Circling Approaches


It was delightful to see Ryan Motte’s thorough article on the circling approach (“The Lost Art Of Circling,” June 2021). It contained everything except the actual technique of flying such an approach.

A couple of decades ago, a guy who began his career flying DC-3s into small airports in the Midwest with North Central Airlines taught me a foolproof technique. In this, assume that the cloud bases are right at the minimum altitude and that it’s night, and there’s some breeze—the most challenging situation.

First, fly the approach, establish visual contact with the airport, choose the landing runway, and establish downwind to the optimum runway at the minimum circling altitude (usually in a left-hand pattern).

Second, when abreast of the touchdown point, note the time and heading. Stay “on the gauges” at constant altitude—this is important, as craning our neck around to keep the airport and runway in sight can cause disorientation (vertigo) and, due to the “hand-follows-gaze” phenomenon, may disrupt coordinated flight unconsciously. It’s not necessary to keep the airport constantly in view because, as my friend says, it’s not going to go anywhere.

Meanwhile, fly the current downwind heading for 20-30 seconds (depending on aircraft speed), to stay within the altitude-protected circle as depicted on the approach plate.

Then, begin a standard-rate turn, on the gauges, until within 45 degrees of the landing runway.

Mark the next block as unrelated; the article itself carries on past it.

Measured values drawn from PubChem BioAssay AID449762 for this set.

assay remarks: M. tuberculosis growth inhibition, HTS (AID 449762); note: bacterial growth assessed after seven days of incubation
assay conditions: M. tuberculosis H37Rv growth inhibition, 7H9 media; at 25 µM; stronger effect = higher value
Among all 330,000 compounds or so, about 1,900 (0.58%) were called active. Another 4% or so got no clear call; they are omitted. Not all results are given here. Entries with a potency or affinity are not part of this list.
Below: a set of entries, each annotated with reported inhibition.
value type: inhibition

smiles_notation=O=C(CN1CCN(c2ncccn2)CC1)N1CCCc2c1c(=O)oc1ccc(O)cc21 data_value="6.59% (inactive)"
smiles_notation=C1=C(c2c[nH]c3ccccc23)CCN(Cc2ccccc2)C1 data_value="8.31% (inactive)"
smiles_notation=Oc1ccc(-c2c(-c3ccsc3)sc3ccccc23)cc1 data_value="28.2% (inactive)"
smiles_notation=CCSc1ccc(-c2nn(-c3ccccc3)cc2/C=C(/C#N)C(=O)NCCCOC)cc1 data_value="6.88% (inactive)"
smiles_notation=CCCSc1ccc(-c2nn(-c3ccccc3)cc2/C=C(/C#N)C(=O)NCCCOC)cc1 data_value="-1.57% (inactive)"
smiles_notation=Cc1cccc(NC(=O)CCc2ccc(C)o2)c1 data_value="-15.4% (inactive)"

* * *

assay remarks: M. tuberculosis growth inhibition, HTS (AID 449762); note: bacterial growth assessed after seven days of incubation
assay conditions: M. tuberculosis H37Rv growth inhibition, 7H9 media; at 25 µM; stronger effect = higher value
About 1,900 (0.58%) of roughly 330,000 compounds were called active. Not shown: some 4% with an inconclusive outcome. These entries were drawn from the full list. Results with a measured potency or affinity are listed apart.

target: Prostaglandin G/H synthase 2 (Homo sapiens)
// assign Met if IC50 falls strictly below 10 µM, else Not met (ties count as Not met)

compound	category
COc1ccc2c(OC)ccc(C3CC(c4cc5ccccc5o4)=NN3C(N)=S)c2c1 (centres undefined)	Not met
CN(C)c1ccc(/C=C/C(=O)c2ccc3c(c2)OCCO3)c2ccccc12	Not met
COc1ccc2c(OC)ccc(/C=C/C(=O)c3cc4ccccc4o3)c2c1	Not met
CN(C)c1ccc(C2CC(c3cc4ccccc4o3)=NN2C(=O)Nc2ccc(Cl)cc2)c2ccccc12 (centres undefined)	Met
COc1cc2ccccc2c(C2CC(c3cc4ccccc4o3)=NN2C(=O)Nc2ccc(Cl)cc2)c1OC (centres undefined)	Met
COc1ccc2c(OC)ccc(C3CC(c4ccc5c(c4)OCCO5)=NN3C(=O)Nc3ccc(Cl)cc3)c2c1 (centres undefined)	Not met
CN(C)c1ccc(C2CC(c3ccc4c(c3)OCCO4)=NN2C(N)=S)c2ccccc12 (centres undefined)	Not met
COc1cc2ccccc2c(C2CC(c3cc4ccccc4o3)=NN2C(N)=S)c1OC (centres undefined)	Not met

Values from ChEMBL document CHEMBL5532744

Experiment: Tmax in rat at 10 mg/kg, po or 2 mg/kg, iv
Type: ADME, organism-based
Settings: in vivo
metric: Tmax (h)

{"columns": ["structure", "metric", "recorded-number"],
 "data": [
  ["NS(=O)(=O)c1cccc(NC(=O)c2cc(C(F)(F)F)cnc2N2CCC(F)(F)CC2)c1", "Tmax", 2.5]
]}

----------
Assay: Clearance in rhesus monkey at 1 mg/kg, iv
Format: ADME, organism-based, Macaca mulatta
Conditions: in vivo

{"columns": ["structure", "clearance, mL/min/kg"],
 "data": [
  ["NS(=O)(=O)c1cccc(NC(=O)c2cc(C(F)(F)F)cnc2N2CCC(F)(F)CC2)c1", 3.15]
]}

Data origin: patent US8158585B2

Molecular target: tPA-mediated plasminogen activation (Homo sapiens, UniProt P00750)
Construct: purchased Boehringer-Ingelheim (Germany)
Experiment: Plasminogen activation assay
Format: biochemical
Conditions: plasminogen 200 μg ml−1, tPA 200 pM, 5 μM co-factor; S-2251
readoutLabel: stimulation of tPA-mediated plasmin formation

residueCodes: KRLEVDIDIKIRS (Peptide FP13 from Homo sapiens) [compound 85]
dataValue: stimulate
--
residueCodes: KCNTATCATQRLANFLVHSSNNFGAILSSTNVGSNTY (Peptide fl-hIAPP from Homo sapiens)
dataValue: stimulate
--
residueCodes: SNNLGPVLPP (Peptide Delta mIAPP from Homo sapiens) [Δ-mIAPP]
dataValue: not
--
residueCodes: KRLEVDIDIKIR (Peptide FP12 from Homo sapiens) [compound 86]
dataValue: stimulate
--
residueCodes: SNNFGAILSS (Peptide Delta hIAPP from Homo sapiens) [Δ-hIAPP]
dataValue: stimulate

At that point, come off the gauges, re-establish visual contact with the runway, and adjust direction, speed and configuration for the final approach.

Third, if the ceiling decreases and visual contact with the ground is lost, fly the miss for the approach, which may require a turn not depicted on the plate (which presumes a straight-in approach), in order to fly the designated course for the miss.

This technique is easy for the fatigued pilot, remains within the safe limits established by the survey and approach designer, and brings one very close to the runway centerline.

Daniel L. Johnson – Via email

Thanks, Daniel. Techniques developed back in the days of A-N ranges still work today, even if we have much more technology to help us out.


Thanks much for publishing Dave Ison’s article on MTRs (“Fast-Movers, Close By”) in your June issue. I, too, had a wakeup call one day hiking with my wife near Abiquiu, N.M., when two C-130s passed a few hundred feet above in trail. This area has dramatic geology and fall color that invites aerial sightseeing, which we’ve done a number of times. It also has spotty ADS-B coverage and poor, if any, ATC radio contact at low and slow altitudes. Subsequently, I did a bit of research and found that though military aircraft have ADS-B, they can turn it off for security reasons. 

And as Mr. Ison pointed out, it’s important to understand an MTR is not just a line across the chart. VR-114 in eastern New Mexico, for example, is 20-40 miles wide. AP/1B is DoD’s reference document for MTRs, but it’s hard to find.

Maj. C. John Graham -Director of Safety -Civil Air Patrol – New Mexico Wing

Thanks, Maj. Graham. Our MTR wake-up call was many moons ago, at low altitude near Georgia’s Moody AFB, and involved at least one F-4 Phantom II. If there was another one, we never saw it, which is kind of the point.


Regarding Ryan Motte’s article in July’s issue, another departure trick when the weather is VFR and there are ATC delays in your release is to suggest that you will take off VFR and contact ATC when airborne. Remember, though, that until they say “radar contact,” you are responsible for terrain avoidance and traffic separation.